Melendez-Diaz. People v. Perez (5/19/2011, D056301, D056442) 195 CA4th 801: Admission of records of the defendant’s prior convictions, known as the PC 969b packet, did not violate his Sixth Amendment rights under Melendez-Diaz v. Massachusetts (2009) 557 US ____ [174 LEd 2d 314; 129 SCt 2537], since they are not prepared primarily for use in a subsequent trial where the prior convictions would be relevant, and therefore they are not testimonial.
SVP. People v. Superior Court (Rigby) (5/19/2011, G043937) 195 CA4th 857: The trial court acted in excess of its jurisdiction in allowing an inmate to petition for a conditional release when two petitions were pending to extend his commitment as a sexually violent predator (SVP).
Gun Use: Circumstantial Evidence. People v. Law (5/20/2011, C063221) 195 CA4th 976: Circumstantial evidence may be relied on as evidence of gun use.
Proof That A Prior From Out Of State Qualifies As A Strike Prior. People v. Roberts (5/24/2011, H035158) 195 CA4th 1106: The nature of a prior conviction may not be proven by the record of statements made after a plea of guilty on the basis that there was an adoptive admission under an exception to the hearsay rule.
Prior Conviction Enhancements Only Applicable To Aggregated Sentence. People v. Edwards (5/24/2011, E049845) 195 CA4th 1051: In a case with various enhancements for prior drug convictions attached to different counts pursuant to HS 11370.2(a) and (c), the status enhancement may only be applied once to the aggregated sentence rather than applied to separate counts. Enhancements based on prior convictions are status enhancements. HS 11370.2 is arguably ambiguous because there are three sets of qualifying offenses in three separate subdivisions. In the absence of an express intention to create an exception to the rule that status enhancements only apply once, it is presumed that the Legislature did not intend the enhancements to attach to each separate qualifying count.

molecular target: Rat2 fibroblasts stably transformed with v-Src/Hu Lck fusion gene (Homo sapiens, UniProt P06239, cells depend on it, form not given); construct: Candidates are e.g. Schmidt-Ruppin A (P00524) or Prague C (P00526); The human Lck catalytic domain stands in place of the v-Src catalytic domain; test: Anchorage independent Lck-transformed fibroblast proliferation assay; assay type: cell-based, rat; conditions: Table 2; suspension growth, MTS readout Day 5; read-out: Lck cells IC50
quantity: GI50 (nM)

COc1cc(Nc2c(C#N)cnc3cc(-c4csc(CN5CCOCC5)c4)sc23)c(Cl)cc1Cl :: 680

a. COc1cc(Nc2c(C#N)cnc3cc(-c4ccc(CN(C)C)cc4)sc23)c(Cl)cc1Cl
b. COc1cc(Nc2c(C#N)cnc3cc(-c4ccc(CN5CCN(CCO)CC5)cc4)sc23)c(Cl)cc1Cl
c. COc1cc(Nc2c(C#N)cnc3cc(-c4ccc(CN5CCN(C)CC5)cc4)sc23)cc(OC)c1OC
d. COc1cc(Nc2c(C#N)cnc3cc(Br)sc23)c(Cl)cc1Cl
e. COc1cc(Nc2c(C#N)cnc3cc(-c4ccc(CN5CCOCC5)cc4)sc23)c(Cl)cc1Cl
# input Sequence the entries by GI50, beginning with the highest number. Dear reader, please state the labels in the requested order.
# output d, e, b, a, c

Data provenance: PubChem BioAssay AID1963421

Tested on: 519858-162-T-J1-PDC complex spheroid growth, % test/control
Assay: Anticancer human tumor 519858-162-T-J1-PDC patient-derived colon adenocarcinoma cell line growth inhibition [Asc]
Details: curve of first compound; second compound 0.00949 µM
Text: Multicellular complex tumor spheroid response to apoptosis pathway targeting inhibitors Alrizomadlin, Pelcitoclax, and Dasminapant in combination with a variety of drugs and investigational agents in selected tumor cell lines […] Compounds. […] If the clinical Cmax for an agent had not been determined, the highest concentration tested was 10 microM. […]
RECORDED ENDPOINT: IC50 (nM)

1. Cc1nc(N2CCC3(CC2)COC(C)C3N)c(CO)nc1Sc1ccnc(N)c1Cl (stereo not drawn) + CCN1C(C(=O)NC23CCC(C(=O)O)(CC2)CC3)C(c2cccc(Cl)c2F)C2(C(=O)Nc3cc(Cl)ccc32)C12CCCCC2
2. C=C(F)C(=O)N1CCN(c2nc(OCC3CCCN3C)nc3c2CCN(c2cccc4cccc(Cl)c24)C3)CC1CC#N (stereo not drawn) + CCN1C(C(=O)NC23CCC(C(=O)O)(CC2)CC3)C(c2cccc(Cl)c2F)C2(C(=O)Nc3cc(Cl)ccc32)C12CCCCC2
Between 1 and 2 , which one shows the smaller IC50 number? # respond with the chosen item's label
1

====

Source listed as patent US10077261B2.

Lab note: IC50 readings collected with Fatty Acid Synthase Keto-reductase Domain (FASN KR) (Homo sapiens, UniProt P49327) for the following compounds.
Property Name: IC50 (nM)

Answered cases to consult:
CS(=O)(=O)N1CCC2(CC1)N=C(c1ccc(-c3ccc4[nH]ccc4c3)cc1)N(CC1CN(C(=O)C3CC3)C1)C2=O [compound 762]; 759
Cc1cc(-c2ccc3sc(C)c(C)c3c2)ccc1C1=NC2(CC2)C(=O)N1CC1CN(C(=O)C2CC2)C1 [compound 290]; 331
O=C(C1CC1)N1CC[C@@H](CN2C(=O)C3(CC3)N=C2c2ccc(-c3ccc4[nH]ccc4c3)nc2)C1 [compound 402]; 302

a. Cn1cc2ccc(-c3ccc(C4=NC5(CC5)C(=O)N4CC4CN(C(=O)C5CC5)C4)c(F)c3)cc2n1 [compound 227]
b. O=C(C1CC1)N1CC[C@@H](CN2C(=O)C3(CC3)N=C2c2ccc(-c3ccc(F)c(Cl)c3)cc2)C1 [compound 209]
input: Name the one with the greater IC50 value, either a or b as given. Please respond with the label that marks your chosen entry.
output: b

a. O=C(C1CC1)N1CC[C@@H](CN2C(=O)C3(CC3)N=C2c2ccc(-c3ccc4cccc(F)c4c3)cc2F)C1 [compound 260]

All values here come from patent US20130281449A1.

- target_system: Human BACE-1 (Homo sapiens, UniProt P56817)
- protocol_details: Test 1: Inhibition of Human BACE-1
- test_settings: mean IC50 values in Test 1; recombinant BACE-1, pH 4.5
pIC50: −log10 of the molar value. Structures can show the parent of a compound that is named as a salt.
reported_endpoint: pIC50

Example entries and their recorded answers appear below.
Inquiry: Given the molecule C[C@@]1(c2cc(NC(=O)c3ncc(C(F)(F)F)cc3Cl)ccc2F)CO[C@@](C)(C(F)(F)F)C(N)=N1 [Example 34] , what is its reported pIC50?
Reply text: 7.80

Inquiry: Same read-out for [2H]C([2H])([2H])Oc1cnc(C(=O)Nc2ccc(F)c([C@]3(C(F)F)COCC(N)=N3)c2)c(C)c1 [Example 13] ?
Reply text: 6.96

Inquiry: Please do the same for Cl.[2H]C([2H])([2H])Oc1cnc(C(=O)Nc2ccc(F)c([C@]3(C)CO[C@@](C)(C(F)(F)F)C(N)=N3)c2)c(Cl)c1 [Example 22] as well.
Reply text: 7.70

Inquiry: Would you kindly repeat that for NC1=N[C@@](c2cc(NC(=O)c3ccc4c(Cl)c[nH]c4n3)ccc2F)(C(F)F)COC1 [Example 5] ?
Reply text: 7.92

Out-Of-State Prior Re: Wobblers. People v. Eckard (5/25/2011, B224292) 195 CA4th 1241: An out-of-state misdemeanor conviction for indecent exposure does not trigger the felony sentencing provision of PC 314.
Gang Expert May Provide Sufficient Evidence For Enhancement. People v. Galvez (5/25/2011, B222672) 195 CA4th 1253: A challenge to the sufficiency of the evidence to support a gang enhancement pursuant to PC 186.22(b) will not prevail when there is expert opinion testimony, with an underlying evidentiary foundation, that the crime of dissuading a witness was for the benefit of, or at the direction of, or in association with the gang. The decision follows People v. Albillar (2010) 51 C4th 47, in holding there was sufficient evidence.